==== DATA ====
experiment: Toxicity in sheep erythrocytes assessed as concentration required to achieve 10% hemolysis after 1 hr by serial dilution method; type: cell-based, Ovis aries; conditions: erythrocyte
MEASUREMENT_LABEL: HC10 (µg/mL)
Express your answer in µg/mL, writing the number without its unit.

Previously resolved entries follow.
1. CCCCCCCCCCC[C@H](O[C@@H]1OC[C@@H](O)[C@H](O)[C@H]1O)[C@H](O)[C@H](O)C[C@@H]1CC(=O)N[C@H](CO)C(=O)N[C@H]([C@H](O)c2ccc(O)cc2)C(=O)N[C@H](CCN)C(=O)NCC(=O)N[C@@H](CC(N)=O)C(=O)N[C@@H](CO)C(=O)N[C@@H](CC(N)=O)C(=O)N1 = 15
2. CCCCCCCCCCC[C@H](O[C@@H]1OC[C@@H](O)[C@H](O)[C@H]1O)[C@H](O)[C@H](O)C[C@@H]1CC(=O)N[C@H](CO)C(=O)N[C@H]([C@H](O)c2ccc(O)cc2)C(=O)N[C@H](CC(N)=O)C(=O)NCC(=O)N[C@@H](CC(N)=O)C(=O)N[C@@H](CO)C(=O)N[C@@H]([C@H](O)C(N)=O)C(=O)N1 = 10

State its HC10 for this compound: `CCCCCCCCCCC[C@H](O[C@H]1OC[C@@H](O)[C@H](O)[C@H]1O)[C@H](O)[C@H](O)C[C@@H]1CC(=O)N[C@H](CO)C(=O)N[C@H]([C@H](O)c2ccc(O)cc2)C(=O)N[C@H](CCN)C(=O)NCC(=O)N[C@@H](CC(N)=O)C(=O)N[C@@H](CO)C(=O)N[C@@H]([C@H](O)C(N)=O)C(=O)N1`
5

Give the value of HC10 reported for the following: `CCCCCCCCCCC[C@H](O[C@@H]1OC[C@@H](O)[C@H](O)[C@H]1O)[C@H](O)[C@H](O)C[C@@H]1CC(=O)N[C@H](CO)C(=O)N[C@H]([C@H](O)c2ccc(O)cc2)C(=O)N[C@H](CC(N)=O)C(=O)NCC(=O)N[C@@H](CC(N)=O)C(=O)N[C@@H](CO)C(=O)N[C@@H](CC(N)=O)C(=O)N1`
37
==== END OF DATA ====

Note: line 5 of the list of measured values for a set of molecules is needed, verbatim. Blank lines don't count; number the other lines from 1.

1. CCCCCCCCCCC[C@H](O[C@@H]1OC[C@@H](O)[C@H](O)[C@H]1O)[C@H](O)[C@H](O)C[C@@H]1CC(=O)N[C@H](CO)C(=O)N[C@H]([C@H](O)c2ccc(O)cc2)C(=O)N[C@H](CCN)C(=O)NCC(=O)N[C@@H](CC(N)=O)C(=O)N[C@@H](CO)C(=O)N[C@@H](CC(N)=O)C(=O)N1 = 15